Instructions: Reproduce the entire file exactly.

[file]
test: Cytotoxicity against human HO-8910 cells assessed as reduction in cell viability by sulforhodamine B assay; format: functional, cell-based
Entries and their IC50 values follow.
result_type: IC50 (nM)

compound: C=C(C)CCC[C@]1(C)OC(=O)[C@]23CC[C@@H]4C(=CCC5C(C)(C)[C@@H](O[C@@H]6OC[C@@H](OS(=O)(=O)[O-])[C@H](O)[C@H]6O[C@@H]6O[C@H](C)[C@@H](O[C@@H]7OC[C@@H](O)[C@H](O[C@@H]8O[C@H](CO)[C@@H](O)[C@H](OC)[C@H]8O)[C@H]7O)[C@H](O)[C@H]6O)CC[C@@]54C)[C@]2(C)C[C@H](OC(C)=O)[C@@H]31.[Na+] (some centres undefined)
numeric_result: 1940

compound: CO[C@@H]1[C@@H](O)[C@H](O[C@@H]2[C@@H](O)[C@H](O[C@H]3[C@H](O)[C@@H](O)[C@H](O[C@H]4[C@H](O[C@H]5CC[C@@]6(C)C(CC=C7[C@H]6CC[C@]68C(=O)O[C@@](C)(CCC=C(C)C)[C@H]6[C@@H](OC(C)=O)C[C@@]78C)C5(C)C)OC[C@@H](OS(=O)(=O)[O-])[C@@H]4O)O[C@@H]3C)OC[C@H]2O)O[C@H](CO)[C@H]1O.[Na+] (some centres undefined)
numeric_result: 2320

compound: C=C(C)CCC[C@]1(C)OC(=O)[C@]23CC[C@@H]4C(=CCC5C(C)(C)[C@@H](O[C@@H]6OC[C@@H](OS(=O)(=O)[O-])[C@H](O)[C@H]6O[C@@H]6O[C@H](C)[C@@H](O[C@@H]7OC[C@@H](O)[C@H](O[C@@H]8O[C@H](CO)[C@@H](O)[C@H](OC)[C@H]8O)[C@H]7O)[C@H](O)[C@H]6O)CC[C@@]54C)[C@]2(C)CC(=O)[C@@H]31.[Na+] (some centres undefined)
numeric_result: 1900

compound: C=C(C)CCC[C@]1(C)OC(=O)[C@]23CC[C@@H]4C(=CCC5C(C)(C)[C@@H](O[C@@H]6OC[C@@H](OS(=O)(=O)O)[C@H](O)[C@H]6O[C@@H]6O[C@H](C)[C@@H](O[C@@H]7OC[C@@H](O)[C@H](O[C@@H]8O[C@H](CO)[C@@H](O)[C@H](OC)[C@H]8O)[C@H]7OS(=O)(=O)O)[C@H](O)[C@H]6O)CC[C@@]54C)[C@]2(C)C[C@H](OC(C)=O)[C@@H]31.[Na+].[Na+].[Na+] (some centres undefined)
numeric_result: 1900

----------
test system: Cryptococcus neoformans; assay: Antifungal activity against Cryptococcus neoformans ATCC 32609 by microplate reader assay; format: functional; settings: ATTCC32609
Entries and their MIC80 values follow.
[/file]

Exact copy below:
test: Cytotoxicity against human HO-8910 cells assessed as reduction in cell viability by sulforhodamine B assay; format: functional, cell-based
Entries and their IC50 values follow.
result_type: IC50 (nM)

compound: C=C(C)CCC[C@]1(C)OC(=O)[C@]23CC[C@@H]4C(=CCC5C(C)(C)[C@@H](O[C@@H]6OC[C@@H](OS(=O)(=O)[O-])[C@H](O)[C@H]6O[C@@H]6O[C@H](C)[C@@H](O[C@@H]7OC[C@@H](O)[C@H](O[C@@H]8O[C@H](CO)[C@@H](O)[C@H](OC)[C@H]8O)[C@H]7O)[C@H](O)[C@H]6O)CC[C@@]54C)[C@]2(C)C[C@H](OC(C)=O)[C@@H]31.[Na+] (some centres undefined)
numeric_result: 1940

compound: CO[C@@H]1[C@@H](O)[C@H](O[C@@H]2[C@@H](O)[C@H](O[C@H]3[C@H](O)[C@@H](O)[C@H](O[C@H]4[C@H](O[C@H]5CC[C@@]6(C)C(CC=C7[C@H]6CC[C@]68C(=O)O[C@@](C)(CCC=C(C)C)[C@H]6[C@@H](OC(C)=O)C[C@@]78C)C5(C)C)OC[C@@H](OS(=O)(=O)[O-])[C@@H]4O)O[C@@H]3C)OC[C@H]2O)O[C@H](CO)[C@H]1O.[Na+] (some centres undefined)
numeric_result: 2320

compound: C=C(C)CCC[C@]1(C)OC(=O)[C@]23CC[C@@H]4C(=CCC5C(C)(C)[C@@H](O[C@@H]6OC[C@@H](OS(=O)(=O)[O-])[C@H](O)[C@H]6O[C@@H]6O[C@H](C)[C@@H](O[C@@H]7OC[C@@H](O)[C@H](O[C@@H]8O[C@H](CO)[C@@H](O)[C@H](OC)[C@H]8O)[C@H]7O)[C@H](O)[C@H]6O)CC[C@@]54C)[C@]2(C)CC(=O)[C@@H]31.[Na+] (some centres undefined)
numeric_result: 1900

compound: C=C(C)CCC[C@]1(C)OC(=O)[C@]23CC[C@@H]4C(=CCC5C(C)(C)[C@@H](O[C@@H]6OC[C@@H](OS(=O)(=O)O)[C@H](O)[C@H]6O[C@@H]6O[C@H](C)[C@@H](O[C@@H]7OC[C@@H](O)[C@H](O[C@@H]8O[C@H](CO)[C@@H](O)[C@H](OC)[C@H]8O)[C@H]7OS(=O)(=O)O)[C@H](O)[C@H]6O)CC[C@@]54C)[C@]2(C)C[C@H](OC(C)=O)[C@@H]31.[Na+].[Na+].[Na+] (some centres undefined)
numeric_result: 1900

----------
test system: Cryptococcus neoformans; assay: Antifungal activity against Cryptococcus neoformans ATCC 32609 by microplate reader assay; format: functional; settings: ATTCC32609
Entries and their MIC80 values follow.